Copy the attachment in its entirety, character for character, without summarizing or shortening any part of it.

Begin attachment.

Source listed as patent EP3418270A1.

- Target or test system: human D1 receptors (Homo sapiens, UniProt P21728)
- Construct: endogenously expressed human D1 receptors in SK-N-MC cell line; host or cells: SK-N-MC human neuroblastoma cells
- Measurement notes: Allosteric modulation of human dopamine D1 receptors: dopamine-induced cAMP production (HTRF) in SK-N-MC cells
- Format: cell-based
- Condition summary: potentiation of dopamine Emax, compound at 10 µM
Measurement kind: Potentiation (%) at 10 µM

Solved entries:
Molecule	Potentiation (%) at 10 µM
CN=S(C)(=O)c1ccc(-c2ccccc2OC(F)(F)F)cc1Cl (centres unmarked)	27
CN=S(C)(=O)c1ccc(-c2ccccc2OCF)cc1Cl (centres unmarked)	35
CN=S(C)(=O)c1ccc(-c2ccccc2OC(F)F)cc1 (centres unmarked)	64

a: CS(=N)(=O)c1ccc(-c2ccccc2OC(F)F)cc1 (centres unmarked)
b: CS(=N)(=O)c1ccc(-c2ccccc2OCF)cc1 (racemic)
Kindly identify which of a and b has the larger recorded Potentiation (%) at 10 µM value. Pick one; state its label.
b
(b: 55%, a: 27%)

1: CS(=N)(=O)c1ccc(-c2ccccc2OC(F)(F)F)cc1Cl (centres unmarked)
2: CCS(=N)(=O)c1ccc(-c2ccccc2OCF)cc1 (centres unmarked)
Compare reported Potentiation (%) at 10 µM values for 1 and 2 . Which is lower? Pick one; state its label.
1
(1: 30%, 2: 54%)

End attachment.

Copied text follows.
Source listed as patent EP3418270A1.

- Target or test system: human D1 receptors (Homo sapiens, UniProt P21728)
- Construct: endogenously expressed human D1 receptors in SK-N-MC cell line; host or cells: SK-N-MC human neuroblastoma cells
- Measurement notes: Allosteric modulation of human dopamine D1 receptors: dopamine-induced cAMP production (HTRF) in SK-N-MC cells
- Format: cell-based
- Condition summary: potentiation of dopamine Emax, compound at 10 µM
Measurement kind: Potentiation (%) at 10 µM

Solved entries:
Molecule	Potentiation (%) at 10 µM
CN=S(C)(=O)c1ccc(-c2ccccc2OC(F)(F)F)cc1Cl (centres unmarked)	27
CN=S(C)(=O)c1ccc(-c2ccccc2OCF)cc1Cl (centres unmarked)	35
CN=S(C)(=O)c1ccc(-c2ccccc2OC(F)F)cc1 (centres unmarked)	64

a: CS(=N)(=O)c1ccc(-c2ccccc2OC(F)F)cc1 (centres unmarked)
b: CS(=N)(=O)c1ccc(-c2ccccc2OCF)cc1 (racemic)
Kindly identify which of a and b has the larger recorded Potentiation (%) at 10 µM value. Pick one; state its label.
b
(b: 55%, a: 27%)

1: CS(=N)(=O)c1ccc(-c2ccccc2OC(F)(F)F)cc1Cl (centres unmarked)
2: CCS(=N)(=O)c1ccc(-c2ccccc2OCF)cc1 (centres unmarked)
Compare reported Potentiation (%) at 10 µM values for 1 and 2 . Which is lower? Pick one; state its label.
1
(1: 30%, 2: 54%)